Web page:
This unlikely investor saved a plus-size fashion retailer
ABC News(NEW YORK) — James Rhee is not the person you’d expect to be the driving force behind the revival of America’s largest plus-size, retail chain for African-American women.
The company was Ashley Stewart. It was founded in 1991 as one of the first and only fashion brands for plus-sized, African-American women. It was built around the idea of serving a community. Store managers were referred to as “Miss Ashley” by shoppers. Grandmothers, mothers and daughters would shop together for special occasion clothing. And in 2013, it was on the brink of declaring bankruptcy for the second time. That’s when Rhee — an Asian-American man, the son of Korean immigrants, with no retail experience at all — stepped up to take over as CEO. He left behind his career as a financial investor to run Ashley Stewart and give the brand one last shot to stay alive.
“It was one of those things where … I just felt what was going to happen to the business was wrong,” said Rhee. “The company hadn’t had a really fair shot in a long time.”
He went on, “I think as an investor, you’re trained not to be emotional,” said Rhee. “But I think some of your best investments of money and your time are things driven by emotion. But you have to have the rational sense to make sense of that emotion.”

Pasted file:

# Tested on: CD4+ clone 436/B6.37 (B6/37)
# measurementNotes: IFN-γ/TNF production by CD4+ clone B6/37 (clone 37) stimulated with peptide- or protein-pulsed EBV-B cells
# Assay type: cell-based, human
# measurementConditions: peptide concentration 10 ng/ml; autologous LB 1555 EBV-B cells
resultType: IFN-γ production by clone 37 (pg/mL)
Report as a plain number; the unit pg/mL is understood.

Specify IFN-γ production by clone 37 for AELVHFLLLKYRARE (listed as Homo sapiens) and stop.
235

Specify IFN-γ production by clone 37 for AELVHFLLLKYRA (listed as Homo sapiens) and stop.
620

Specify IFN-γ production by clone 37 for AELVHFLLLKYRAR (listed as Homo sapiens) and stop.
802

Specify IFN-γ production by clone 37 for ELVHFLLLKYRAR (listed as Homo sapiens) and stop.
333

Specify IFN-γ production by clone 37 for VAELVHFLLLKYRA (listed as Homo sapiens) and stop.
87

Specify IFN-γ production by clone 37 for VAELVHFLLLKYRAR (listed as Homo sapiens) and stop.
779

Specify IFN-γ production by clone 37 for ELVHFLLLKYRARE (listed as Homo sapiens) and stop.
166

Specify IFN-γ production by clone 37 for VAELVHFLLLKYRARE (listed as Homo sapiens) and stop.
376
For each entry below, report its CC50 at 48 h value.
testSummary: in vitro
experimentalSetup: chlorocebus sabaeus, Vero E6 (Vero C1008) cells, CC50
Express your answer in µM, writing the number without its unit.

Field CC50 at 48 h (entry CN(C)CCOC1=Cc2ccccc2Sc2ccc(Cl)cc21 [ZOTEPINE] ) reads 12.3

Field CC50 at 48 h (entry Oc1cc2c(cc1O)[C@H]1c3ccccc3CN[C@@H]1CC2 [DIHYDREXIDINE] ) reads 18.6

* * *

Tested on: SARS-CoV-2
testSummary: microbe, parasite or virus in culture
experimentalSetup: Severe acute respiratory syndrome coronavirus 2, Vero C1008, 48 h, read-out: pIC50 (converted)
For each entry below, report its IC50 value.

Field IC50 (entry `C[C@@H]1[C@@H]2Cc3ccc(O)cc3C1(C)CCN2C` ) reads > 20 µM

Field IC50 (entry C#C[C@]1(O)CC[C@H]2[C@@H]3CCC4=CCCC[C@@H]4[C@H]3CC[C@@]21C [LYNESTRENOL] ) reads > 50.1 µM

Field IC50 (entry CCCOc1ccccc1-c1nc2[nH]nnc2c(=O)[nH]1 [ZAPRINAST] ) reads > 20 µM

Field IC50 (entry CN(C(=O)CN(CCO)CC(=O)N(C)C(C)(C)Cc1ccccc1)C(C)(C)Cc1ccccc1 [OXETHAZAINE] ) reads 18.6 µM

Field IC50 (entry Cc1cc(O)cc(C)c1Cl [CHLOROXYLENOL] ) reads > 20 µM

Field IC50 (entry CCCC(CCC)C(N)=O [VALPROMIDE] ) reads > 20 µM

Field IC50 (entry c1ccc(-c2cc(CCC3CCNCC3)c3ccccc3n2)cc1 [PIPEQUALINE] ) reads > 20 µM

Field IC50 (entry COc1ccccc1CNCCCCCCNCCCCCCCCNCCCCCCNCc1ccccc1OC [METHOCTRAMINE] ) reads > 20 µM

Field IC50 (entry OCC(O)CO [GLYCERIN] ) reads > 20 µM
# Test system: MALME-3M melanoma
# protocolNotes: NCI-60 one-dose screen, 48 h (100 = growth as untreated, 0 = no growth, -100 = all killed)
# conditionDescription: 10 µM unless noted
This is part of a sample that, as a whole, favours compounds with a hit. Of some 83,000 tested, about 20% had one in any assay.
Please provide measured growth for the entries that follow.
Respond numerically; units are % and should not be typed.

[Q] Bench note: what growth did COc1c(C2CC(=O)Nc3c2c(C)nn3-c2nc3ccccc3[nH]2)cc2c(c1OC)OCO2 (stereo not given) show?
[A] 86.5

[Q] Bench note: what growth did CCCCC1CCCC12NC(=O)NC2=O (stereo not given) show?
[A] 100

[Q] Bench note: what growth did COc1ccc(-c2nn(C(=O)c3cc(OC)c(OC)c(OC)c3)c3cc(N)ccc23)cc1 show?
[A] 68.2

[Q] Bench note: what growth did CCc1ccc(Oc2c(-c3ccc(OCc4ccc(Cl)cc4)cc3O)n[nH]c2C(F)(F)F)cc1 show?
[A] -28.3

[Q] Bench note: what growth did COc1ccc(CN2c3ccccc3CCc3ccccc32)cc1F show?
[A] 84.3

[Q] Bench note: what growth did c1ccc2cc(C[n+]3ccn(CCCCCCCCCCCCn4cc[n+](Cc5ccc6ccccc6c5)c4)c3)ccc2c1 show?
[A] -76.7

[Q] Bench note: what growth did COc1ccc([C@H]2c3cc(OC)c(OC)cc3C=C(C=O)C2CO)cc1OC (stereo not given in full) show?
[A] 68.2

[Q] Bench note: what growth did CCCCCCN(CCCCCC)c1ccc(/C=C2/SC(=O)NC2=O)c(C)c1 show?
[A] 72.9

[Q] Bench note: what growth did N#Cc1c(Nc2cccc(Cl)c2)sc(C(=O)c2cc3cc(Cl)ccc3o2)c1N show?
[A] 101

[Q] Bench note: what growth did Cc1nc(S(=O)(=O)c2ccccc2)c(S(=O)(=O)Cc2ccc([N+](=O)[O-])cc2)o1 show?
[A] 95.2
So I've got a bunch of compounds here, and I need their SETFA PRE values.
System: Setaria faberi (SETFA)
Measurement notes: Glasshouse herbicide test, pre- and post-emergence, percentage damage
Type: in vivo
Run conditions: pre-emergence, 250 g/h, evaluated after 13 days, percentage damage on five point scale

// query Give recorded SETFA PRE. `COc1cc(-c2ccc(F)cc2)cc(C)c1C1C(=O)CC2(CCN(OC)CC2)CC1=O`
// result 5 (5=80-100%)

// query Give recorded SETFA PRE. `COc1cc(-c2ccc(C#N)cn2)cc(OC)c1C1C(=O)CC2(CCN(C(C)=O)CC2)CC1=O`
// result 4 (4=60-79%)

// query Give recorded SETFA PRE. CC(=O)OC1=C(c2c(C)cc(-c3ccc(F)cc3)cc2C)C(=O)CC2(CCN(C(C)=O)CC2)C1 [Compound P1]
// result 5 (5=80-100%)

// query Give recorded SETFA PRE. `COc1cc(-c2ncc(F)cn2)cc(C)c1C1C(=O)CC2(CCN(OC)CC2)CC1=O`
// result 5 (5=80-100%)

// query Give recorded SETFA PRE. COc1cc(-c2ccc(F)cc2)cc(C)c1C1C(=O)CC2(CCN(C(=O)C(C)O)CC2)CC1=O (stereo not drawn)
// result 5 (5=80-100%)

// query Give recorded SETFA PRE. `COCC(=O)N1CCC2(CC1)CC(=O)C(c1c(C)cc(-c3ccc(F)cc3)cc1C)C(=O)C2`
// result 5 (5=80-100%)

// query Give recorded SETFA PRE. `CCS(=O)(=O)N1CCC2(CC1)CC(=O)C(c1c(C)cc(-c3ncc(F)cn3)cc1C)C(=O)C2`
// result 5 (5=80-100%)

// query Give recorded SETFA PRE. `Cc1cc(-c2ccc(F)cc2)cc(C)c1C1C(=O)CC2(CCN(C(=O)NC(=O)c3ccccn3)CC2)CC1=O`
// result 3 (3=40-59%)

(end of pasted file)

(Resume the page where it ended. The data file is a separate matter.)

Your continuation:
For Rhee, that emotion was tethered to his own experience, growing up a first-generation American in New York. His father, a pediatrician, became involved in their community through his work. But Rhee’s mother remained home to take care of him and his two siblings. English remained a barrier.
“I remember her asking for some anti-rust spray at a local hardware store,” Rhee shared. “And she was treated really poorly. And I remember going in there and saying – you know, I must’ve been 14 years old – and saying, ‘Why would you speak to my mother like that? It’s not nice.’”
He continued, “There were times growing up when I saw my mom enter into a place where she could speak Korean, and she was a different person. Like, she was just so comfortable. I could see it in her neckline, her shoulders – the stress was out.”
Today, Ashley Stewart is thriving. Its digital business is booming, the customer base has grown, and the brand is leveraging its name to help promote new entrepreneurs from the same community it serves. But for Rhee, the last four years were not about serving one particular brand, nor one particular community.
“I really believe people are the same,” he said. “At the end of the day – particularly after being a father – what [people] want is just to have something decent for their kids. And to be able to feed them, and send them to a good school, if they want to go to school, and to have grandkids. I really believe it’s that simple.”
To hear about Rhee’s own story, check out the full conversation on this week’s episode of “Uncomfortable.”
Download and subscribe to the “Uncomfortable” podcast on Apple Podcasts, Google Play Music, Stitcher, and ABC News podcasts.
Rhee was interviewed as part of a series called “Uncomfortable,” hosted by Amna Nawaz, that offers in-depth honest conversations with influential figures about issues dividing America.
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